Gaffigan has led the Lucerne Symphony Orchestra since 2010 (the initial chemistry was like “a great first date”) and raised its recording and touring profile substantially. He has built the orchestra up into a respected ensemble that has toured Europe, Asia and South America. “Something in my gut told me I had to go to Europe. I learned so much in Vienna and Berlin.” He has guest-conducted all the major European ensembles and finds the distinct orchestral sound and culture of the Vienna Philharmonic, London and Czech Philharmonics, Orchestre de Paris and others fascinating.

Gaffigan is equally at home in the pit. He made his opera debut with the Zurich Opera in 2005 conducting “La Boheme”. He has since conducted at the Vienna State Opera, Santa Fe Opera, Houston Grand Opera and at Glyndebourne in England. “Cosi” is his debut appearance at Lyric. The part about conducting opera that he likes best, surprisingly, is being out of sight in the pit. “No one can see me. I don’t want to be in control but simply want to work with the singers so they can do their best.” He offers high praise for the two female leads in “Cosi”, Ana Maria Martinez and Marianne Crebassa.

However, on the concert podium, a conductor must exert control and Gaffigan does. “I’m very controlling in early rehearsals. There, I know what I want and I aim for that high standard of ensemble and sound.” In performance, he lets the musicians play. He names Michael Tilson Thomas, leader of the San Francisco Symphony, as a key musical influence. “We think about music quite differently. But he’s a genius, a Renaissance person. He’s so well-read and someone with an amazing imagination.”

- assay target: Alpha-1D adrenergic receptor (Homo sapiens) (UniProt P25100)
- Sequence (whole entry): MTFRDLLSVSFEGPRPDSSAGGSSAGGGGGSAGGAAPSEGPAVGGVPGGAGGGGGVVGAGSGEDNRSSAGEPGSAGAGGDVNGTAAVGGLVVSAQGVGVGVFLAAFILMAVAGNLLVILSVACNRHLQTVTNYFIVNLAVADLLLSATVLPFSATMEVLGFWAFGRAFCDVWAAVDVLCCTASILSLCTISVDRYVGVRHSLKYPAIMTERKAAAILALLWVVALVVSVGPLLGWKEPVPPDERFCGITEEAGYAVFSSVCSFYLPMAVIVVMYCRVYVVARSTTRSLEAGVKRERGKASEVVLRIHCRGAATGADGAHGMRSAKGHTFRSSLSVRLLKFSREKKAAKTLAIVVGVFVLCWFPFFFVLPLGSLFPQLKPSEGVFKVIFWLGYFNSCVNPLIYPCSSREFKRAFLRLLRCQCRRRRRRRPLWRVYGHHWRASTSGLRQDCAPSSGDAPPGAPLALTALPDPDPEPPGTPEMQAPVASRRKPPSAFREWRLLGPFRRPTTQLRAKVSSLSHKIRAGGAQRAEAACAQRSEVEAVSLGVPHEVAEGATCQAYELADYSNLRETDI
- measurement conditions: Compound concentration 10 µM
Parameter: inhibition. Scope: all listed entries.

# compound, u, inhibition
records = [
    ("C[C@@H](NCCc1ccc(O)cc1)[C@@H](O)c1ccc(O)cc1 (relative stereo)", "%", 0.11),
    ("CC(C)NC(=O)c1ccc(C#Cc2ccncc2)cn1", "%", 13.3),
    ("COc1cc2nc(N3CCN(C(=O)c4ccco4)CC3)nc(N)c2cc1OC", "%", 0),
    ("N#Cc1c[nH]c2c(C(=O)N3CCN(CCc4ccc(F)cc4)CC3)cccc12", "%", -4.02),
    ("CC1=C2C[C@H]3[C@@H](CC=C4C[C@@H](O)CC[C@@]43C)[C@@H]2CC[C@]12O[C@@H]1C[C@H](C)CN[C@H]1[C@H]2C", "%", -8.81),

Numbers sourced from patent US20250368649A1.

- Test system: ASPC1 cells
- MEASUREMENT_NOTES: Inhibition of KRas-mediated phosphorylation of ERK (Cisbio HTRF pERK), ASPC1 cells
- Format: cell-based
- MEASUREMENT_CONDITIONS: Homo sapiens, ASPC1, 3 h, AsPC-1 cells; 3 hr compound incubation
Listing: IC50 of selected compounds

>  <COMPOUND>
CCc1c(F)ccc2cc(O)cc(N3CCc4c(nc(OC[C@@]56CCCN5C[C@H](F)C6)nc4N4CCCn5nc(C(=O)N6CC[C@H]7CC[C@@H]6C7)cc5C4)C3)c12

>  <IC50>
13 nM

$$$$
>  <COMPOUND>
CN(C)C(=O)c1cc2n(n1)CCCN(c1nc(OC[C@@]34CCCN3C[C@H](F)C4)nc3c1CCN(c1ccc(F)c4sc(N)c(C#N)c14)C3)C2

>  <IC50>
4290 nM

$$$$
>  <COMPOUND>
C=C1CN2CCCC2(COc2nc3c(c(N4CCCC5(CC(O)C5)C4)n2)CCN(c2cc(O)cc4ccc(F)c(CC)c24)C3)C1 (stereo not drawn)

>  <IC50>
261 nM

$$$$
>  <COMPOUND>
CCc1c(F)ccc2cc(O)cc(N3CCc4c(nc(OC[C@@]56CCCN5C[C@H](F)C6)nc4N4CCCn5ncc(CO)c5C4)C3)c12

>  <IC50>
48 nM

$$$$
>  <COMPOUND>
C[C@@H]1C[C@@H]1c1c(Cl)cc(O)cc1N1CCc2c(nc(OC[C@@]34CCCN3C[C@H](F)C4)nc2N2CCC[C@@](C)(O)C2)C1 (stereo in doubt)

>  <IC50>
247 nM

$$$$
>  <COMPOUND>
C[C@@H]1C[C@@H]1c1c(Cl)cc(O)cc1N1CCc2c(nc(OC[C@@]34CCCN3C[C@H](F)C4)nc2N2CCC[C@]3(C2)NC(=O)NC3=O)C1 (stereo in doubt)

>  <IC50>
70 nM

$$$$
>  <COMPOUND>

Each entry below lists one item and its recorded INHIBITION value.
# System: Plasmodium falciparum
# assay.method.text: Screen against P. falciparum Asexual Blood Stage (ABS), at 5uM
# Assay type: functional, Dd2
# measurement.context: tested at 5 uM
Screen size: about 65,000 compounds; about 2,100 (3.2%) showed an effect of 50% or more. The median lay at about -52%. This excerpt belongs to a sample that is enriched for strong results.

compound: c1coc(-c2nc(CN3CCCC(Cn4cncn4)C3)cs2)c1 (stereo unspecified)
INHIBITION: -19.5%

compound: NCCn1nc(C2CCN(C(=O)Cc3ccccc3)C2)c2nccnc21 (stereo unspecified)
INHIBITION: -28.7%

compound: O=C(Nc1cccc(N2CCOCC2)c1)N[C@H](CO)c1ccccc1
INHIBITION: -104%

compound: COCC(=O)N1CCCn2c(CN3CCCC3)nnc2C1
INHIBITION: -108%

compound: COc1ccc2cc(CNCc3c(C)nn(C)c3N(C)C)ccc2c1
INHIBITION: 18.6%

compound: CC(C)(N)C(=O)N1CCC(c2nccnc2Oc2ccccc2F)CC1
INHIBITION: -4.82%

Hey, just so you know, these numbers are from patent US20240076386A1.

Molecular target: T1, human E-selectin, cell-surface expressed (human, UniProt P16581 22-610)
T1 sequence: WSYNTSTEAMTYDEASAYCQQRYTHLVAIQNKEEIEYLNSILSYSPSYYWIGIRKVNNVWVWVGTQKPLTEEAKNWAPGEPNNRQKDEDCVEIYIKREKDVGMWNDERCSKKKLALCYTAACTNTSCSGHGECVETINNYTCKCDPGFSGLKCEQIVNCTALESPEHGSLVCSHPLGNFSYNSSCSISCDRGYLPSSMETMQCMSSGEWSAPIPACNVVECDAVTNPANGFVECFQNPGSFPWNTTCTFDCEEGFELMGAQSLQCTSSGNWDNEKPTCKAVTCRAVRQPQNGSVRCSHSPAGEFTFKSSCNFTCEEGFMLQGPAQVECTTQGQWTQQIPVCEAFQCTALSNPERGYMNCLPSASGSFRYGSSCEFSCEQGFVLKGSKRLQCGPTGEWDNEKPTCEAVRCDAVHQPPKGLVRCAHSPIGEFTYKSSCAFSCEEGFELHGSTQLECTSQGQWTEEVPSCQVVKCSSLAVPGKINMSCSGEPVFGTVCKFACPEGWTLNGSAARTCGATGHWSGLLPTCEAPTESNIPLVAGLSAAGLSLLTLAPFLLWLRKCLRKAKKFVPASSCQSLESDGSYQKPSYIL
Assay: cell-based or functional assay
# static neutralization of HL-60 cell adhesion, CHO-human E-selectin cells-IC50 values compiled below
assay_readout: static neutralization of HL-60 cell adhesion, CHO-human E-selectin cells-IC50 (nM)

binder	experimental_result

Gaffigan recalls the time MTT introduced him to his publicist and career confidante, Margaret Carson. Tilson Thomas told Ms. Carson that this young man was “the only real deal there is.” She looked up and asked his name. Gaffigan replied, “James”. And your last name, Carson asked. When he told her,”Gaffigan”, she said, “change it”. He laughed in the retelling and did not take her advice.

Gaffigan is destined to head a major American orchestra within the next five years. He is high on the candidate list that all orchestra managers keep. Now is a uniquely propitious moment in which many top orchestras are playing high-stakes musical chairs. The post in San Francisco opens up in 2020 with a traffic jam developing in 2022 among Boston, Chicago, Cleveland and Los Angeles.

Which will Gaffigan choose? He won’t say but finds the whole exercise amusing. “They all assume I will readily say “Yes” if they say they want me. What they forget to consider is ‘What might I want’ “. Such considerations as family, personal goals, the chemistry between him and the orchestra president and especially the musicians are Gaffigan’s priorities. That fateful decision is a few years away. In the meantime, he seems to be having the time of his life.

Gaffigan will lead three more performances of “Cosi Fan Tutte” through March 16. Hurry to catch the next performance this Thursday evening. For tickets and information, go to